The drainage system of Jerusalem was just as well managed as was the water supply. They even used the sewage that drained from the city as manure for their gardens.
THE GREAT STONES FOR THE HOLY PLACE ITSELF
The Holy Place itself was build on immense foundations of solid blocks of white marble covered with gold, each block measuring, according to Josephus the Historian, 67 1/2 feet by 9 feet. A flight of twelve steps led to the ‘Porch’, which projected 30 feet on each side beyond the Temple itself. Including all the projections, the Temple was 150 feet long and 150 feet wide. 60 feet x 30 feet belonged to the Holy Place; while the Most Holy was 30 feet x 30 feet. On either side there was 30 feet to spare, and this was occupied by side buildings that were three stories high each.
The entrance to the ‘Porch’ was covered by a splendid veil. Sacrificial knives were stored in depositories to the right and left. Within this veil were kept a number of gifts that royalty had given when they had visited the Temple. There were also two tables here – one of marble on which they deposited the new shewbread; and the other of gold, on which they laid the old shewbread as it was removed from the Holy Place. Two-leaved doors with gold plating and covered by a rich Babylonian curtain of the four colors of the Temple, formed the entrance into the Holy Place. Above this hung Israel’s personal symbol, a gigantic vine of pure gold, and made of votive offerings – each cluster the height of a man.
In the Holy Place were, to the south the golden candlestick, to the north the table of shewbread, and beyond them the altar of incense near the entrance to the Most Holy. The altar of incense now was a large stone that was empty on which the high-priest sprinkled the blood on the Day of Atonement, occupying the place where the ark with mercy-seat had stood. A wooden partition separated the Most Holy from the Holy Place; and over the door hung the veil which was torn from top to bottom when Jesus died.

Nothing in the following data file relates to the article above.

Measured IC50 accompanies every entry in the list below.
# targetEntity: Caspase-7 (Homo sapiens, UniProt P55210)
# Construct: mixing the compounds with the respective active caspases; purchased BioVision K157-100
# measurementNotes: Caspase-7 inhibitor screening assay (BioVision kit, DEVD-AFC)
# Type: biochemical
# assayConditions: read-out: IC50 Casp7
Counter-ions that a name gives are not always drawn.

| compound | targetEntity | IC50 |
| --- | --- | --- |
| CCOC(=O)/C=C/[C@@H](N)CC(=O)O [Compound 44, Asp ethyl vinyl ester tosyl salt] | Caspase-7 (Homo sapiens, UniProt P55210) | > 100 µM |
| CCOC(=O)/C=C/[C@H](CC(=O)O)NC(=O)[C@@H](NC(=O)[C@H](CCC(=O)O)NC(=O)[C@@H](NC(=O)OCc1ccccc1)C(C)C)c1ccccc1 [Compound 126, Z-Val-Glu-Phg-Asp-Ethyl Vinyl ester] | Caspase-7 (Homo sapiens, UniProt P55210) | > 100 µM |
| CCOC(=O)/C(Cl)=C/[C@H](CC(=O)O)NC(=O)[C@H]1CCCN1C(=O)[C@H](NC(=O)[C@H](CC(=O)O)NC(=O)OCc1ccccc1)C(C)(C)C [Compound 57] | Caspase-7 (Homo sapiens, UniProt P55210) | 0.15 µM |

All the restorations that Herod did to the Temple took 46 years to complete. He made it much bigger than it was before, and much more beautiful. It must have been so hard for the disciples to believe Jesus when he told them that the Temple in Jerusalem would be destroyed. It looked so glorious in the evening part of the day with the sun shining off the gold dome. At this time Jerusalem was like living in a dream world as far as the Jews were concerned. It must have really pained them when the destruction came that Jesus had foretold.
The picture below is a model that was built of the Altar and the place beside it that held the animals for sacrifice. Even though this may not be exactly the way it looked, it helps you to get a word picture in your mind of its general idea. It is a wonderful picture and covered the whole 2 pages of the book I got it from. I had to put it in the web page in two sections. Please either print it off and put it together or just envision it as the lower picture being on the right side of the upper picture. Together they make the Altar on the left side and the place where they prepared the sacrifices on the right sight. The Temple itself is in the background and you can see the huge stones that it talks about in this text. The laver is also next to the incline that walks up to the sacrifice area.
The following pictures are reproduced by kind permission of Angus Hudson Ltd/Kregel Pictorial Guide to the Temple.